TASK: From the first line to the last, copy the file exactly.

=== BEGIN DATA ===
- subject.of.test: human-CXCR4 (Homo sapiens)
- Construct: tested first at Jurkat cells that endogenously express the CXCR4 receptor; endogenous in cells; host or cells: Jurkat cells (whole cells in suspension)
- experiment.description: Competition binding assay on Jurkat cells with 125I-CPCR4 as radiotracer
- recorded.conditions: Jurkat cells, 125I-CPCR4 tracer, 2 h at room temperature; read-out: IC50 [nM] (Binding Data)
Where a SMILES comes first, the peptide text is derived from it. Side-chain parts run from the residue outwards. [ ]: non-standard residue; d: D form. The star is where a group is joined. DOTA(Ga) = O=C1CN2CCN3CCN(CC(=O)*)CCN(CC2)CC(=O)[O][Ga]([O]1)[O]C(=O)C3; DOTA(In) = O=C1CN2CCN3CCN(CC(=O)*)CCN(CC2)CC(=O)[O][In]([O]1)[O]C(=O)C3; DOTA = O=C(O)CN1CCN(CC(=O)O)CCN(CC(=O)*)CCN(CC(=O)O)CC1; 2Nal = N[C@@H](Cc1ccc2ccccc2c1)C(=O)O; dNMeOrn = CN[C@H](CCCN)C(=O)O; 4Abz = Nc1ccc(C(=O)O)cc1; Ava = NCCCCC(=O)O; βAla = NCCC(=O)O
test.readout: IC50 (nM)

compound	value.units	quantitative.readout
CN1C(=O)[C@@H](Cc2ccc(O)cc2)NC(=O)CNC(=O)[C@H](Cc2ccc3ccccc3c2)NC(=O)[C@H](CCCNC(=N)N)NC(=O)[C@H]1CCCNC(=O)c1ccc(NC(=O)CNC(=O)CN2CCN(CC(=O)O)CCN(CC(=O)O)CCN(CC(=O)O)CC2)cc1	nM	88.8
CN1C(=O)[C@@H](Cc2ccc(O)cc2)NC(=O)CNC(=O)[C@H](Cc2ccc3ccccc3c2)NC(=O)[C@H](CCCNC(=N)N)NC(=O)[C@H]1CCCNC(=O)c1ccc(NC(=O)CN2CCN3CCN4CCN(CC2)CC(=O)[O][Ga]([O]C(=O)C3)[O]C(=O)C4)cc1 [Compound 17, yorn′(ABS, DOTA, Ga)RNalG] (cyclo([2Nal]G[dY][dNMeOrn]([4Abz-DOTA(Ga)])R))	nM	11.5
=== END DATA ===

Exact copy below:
- subject.of.test: human-CXCR4 (Homo sapiens)
- Construct: tested first at Jurkat cells that endogenously express the CXCR4 receptor; endogenous in cells; host or cells: Jurkat cells (whole cells in suspension)
- experiment.description: Competition binding assay on Jurkat cells with 125I-CPCR4 as radiotracer
- recorded.conditions: Jurkat cells, 125I-CPCR4 tracer, 2 h at room temperature; read-out: IC50 [nM] (Binding Data)
Where a SMILES comes first, the peptide text is derived from it. Side-chain parts run from the residue outwards. [ ]: non-standard residue; d: D form. The star is where a group is joined. DOTA(Ga) = O=C1CN2CCN3CCN(CC(=O)*)CCN(CC2)CC(=O)[O][Ga]([O]1)[O]C(=O)C3; DOTA(In) = O=C1CN2CCN3CCN(CC(=O)*)CCN(CC2)CC(=O)[O][In]([O]1)[O]C(=O)C3; DOTA = O=C(O)CN1CCN(CC(=O)O)CCN(CC(=O)*)CCN(CC(=O)O)CC1; 2Nal = N[C@@H](Cc1ccc2ccccc2c1)C(=O)O; dNMeOrn = CN[C@H](CCCN)C(=O)O; 4Abz = Nc1ccc(C(=O)O)cc1; Ava = NCCCCC(=O)O; βAla = NCCC(=O)O
test.readout: IC50 (nM)

compound	value.units	quantitative.readout
CN1C(=O)[C@@H](Cc2ccc(O)cc2)NC(=O)CNC(=O)[C@H](Cc2ccc3ccccc3c2)NC(=O)[C@H](CCCNC(=N)N)NC(=O)[C@H]1CCCNC(=O)c1ccc(NC(=O)CNC(=O)CN2CCN(CC(=O)O)CCN(CC(=O)O)CCN(CC(=O)O)CC2)cc1	nM	88.8
CN1C(=O)[C@@H](Cc2ccc(O)cc2)NC(=O)CNC(=O)[C@H](Cc2ccc3ccccc3c2)NC(=O)[C@H](CCCNC(=N)N)NC(=O)[C@H]1CCCNC(=O)c1ccc(NC(=O)CN2CCN3CCN4CCN(CC2)CC(=O)[O][Ga]([O]C(=O)C3)[O]C(=O)C4)cc1 [Compound 17, yorn′(ABS, DOTA, Ga)RNalG] (cyclo([2Nal]G[dY][dNMeOrn]([4Abz-DOTA(Ga)])R))	nM	11.5